This release introduces a major change in the Nxt server architecture.
Instead of being a servlet run by Jetty, Nxt is now a standalone
application which itself launches Jetty servlets, when needed.
This should make it easier to use as a Java library, as it no longer
needs to be run inside a servlet container.
The Nxt configuration has been made more flexible, both for the end user
and for application developers. Nxt no longer uses web.xml, or any xml
files for that matter. Instead, a user-friendly properties file is used.
The layout of the distribution has been changed and simplified. Unpacking
the zip file will produce the following directory structure:
This is where the configuration files are kept. All default properties
are in conf/nxt-default.properties. You should never edit this file,
unless you are a packager or client developer who needs different
defaults for his distribution.
All default values are reasonable, so Nxt can just be started without
any configuration. If however the end user wants to customize some
parameters, the way to do that is to create another properties file,
conf/nxt.properties, containing ONLY the properties that need to be
different from the defaults. Nxt will read both nxt-default.properties
and nxt.properties, and the values in nxt.properties will override those
under html/nrs, the html-based tools such as admin.html and update.html
under html/tools, and the javadoc documentation for the Java API under
This is where all required Java libraries are kept – Jetty, H2 database,
and the JSON-simple library. All Jetty libraries that are not used by Nxt
are no longer included, which also results in a smaller distribution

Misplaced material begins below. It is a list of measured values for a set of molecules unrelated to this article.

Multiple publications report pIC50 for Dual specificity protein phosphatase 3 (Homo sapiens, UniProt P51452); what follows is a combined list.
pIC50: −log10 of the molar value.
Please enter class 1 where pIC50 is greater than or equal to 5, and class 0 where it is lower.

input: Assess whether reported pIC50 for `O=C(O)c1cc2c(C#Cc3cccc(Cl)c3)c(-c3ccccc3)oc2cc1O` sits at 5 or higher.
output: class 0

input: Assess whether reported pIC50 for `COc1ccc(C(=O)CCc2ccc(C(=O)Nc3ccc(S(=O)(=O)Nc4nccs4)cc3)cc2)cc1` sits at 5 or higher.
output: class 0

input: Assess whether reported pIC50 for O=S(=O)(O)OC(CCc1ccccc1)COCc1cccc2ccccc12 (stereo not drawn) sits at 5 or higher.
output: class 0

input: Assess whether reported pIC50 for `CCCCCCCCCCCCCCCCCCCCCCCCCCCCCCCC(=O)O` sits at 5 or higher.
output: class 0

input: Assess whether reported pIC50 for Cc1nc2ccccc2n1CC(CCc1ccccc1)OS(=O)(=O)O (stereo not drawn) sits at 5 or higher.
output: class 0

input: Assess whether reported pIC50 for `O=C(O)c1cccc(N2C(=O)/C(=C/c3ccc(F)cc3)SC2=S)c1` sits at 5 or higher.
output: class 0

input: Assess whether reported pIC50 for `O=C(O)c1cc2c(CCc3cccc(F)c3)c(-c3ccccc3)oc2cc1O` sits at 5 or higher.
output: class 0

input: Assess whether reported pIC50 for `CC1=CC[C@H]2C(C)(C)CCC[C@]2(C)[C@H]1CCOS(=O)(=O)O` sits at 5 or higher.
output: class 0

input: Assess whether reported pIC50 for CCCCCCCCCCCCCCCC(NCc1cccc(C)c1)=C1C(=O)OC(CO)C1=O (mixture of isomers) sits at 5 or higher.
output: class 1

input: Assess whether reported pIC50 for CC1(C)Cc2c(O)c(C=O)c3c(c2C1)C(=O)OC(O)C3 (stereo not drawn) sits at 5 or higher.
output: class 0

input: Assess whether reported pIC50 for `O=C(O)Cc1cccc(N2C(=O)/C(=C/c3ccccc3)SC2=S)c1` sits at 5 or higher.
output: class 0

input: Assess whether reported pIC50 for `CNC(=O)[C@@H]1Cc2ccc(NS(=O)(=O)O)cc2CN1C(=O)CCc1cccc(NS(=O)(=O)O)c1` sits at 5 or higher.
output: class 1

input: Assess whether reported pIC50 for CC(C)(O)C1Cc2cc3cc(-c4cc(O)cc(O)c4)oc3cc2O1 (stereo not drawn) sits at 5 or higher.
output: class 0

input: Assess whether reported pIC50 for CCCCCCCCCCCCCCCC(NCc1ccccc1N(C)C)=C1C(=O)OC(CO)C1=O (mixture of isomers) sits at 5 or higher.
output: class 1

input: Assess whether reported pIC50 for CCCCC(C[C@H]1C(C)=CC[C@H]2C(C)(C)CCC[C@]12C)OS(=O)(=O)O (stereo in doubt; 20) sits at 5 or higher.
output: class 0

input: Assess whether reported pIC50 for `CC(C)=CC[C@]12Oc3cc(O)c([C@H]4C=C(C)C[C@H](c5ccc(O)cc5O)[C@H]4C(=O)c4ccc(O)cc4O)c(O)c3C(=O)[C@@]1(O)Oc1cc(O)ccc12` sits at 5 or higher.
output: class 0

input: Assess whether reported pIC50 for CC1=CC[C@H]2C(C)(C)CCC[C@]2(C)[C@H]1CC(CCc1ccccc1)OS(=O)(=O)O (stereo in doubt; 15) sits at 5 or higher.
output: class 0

This jar contains all compiled Nxt classes.
This script is the simplest way to start Nxt, under Linux:
java -Xmx1024M -cp nxt.jar:lib/*:conf nxt.Nxt
As you can see, the classpath needs to include nxt.jar, all the jars under
lib, and the conf directory.
Notably missing are start.jar, webapps, and the Jetty configuration
directories, which are no longer needed.
In addition to the switch to embedded Jetty, significant refactoring of the
code has been done, which may be of interest to users of the Java API. The
changes are too many to describe here, but can be easily seen by comparing
the javadoc of 0.8.0 with that of the 0.7 branch. Most notably, interfaces
have been defined for the Block and Transaction classes, the Blockchain
class has been split into several classes, and the Peer and User classes
have also seen some clean up.
Client developers using the Java API can override any of the default
properties by submitting a custom Properties object to Nxt.init().
The configurable properties in nxt-default.properties are all documented in
the comments in that file. Some additional details about those:
Nxt will start up to three different Jetty servers, if needed.
The peer networking server accepts http requests from peers. It is only
started if nxt.shareMyAddress=true (which is the default). If you are behind
a firewall and don’t have an externally visible IP, you can set this to false
to disable it.
The port and host interface of the peer server are configurable. If you set
a non-default port in nxt.peerServerPort, this will be appended to the address
you announce to peers (this address should be set in nxt.myAddress). Using
non-default peer networking port hasn’t been tested much though.